TORONTO — The Rays were, and still are, hoping for bigger celebrations.
But they also felt what they had already accomplished — clinching a playoff berth for a fifth straight season, piling up the second-most wins (97) in the American League and in franchise history heading into the final weekend despite a severely depleted roster — deserved to be toasted.
Also, sprayed with champagne, doused with beer and enveloped in cigar smoke.
“At some point, you have to do it,” veteran starting pitcher Tyler Glasnow said. “Not everyone gets the opportunity, and I think any time you are able to win any sort of playoff thing, you’ve got to celebrate it.”
No matter that they clinched the playoff berth 10 days earlier but passed on celebrating, given it happened during a crucial extra-inning loss to the Orioles team they were chasing in the American League East race.
Or that after dropping two games back by splitting the series in Baltimore they then wanted to wait to see if they could get any closer to the division lead. That pursuit officially ended Thursday when the Orioles beat Boston to clinch the East.
The Rays could have made a bigger deal of securing the top wild-card spot with last Saturday’s walkoff win at home or waited until Sunday’s regular-season finale in Toronto. But they didn’t think either felt right in terms of timing, impacting prep going forward, or any potential awkwardness of doing so in front of a Jays team they may now face again, as the Rays are the top AL wild card and will host a best-of-three series starting on Tuesday.
Instead, the Rays decided to target Wednesday, knowing they had Thursday’s off day in Toronto to sleep it off if needed. They doubled down on the fun, as the annual dress-up trip for rookies and second-year players was already planned to maximize embarrassment during the trip across the border, with reliever Kevin Kelly the star of the show in rock band Kiss gear.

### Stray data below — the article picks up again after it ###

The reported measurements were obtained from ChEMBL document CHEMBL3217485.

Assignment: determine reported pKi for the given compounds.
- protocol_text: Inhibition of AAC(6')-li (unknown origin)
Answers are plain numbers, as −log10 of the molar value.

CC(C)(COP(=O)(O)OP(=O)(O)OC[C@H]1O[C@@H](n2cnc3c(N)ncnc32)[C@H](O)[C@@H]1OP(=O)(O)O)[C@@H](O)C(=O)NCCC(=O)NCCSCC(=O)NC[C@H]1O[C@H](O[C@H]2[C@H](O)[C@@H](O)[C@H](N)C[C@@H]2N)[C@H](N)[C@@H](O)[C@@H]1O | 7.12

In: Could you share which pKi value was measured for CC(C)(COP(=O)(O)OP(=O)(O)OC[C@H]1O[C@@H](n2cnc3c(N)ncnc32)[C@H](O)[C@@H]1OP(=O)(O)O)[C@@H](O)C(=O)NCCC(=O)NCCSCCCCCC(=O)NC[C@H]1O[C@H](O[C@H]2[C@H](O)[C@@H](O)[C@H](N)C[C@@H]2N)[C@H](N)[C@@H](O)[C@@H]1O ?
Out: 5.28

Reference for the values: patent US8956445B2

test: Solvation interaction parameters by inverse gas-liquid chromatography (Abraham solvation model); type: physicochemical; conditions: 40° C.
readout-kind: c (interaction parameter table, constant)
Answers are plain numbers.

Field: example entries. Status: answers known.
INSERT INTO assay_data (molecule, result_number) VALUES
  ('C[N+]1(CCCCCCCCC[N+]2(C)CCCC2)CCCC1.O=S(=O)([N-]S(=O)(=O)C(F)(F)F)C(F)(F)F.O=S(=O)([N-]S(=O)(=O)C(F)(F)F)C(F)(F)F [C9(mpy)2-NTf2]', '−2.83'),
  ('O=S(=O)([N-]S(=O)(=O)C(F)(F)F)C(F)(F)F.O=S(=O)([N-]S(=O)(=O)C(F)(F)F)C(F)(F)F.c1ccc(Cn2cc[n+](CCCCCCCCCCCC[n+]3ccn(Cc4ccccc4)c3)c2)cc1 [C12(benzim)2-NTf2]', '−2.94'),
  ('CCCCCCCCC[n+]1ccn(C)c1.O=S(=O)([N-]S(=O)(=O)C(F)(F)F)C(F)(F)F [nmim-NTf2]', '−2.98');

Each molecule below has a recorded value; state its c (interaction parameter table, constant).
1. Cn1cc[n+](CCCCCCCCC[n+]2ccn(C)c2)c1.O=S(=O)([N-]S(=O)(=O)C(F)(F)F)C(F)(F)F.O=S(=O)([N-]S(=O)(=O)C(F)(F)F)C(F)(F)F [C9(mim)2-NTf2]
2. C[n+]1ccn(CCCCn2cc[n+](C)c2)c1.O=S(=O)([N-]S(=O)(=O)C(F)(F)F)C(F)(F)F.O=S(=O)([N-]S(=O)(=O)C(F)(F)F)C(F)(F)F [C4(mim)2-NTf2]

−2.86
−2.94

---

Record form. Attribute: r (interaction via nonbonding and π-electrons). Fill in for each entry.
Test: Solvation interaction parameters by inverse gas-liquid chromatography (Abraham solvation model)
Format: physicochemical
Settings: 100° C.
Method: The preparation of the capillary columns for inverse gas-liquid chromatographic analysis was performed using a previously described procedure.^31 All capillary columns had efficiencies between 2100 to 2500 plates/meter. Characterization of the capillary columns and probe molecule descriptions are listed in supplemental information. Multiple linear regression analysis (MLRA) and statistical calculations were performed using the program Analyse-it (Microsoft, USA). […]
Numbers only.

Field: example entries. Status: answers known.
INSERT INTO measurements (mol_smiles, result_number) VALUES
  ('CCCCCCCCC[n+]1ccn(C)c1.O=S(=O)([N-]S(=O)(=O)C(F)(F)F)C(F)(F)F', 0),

All of which led to the odd scene Wednesday night of a pop-up, bottle-popping party in the visiting clubhouse at Boston’s Fenway Park, the Rays acting — to the amusement of some (USA Today, Sports Illustrated, ESPN and the New York Daily News were among those who ran stories) and ridicule of others (such as Orioles fans) on social media — like they had done much more than complete a 5-0 win over the last-place Red Sox.
Which, albeit on Sept. 17, they had.
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“Getting to the postseason is tough,” baseball operations president Erik Neander said Thursday from Tropicana Field. “It’s not our primary goal — winning the AL East is. And it’s not our ultimate goal — winning the World Series is. But it remains a great accomplishment and something we will not take for granted.
“The timing wasn’t right (to celebrate) in Baltimore the way the series wrapped, but it needed to be right at some point. And that was (Wednesday) night.”
The players and staff put on a good show, donning “Take October” postseason T-shirts and ski goggles, cranking up the music and squirting and pouring 96 bottles of Aubert Et Fils champagne and five cases each of Bud and Bud Light beer on each other, with some taking swigs from a bottle of high-end Blanton’s bourbon.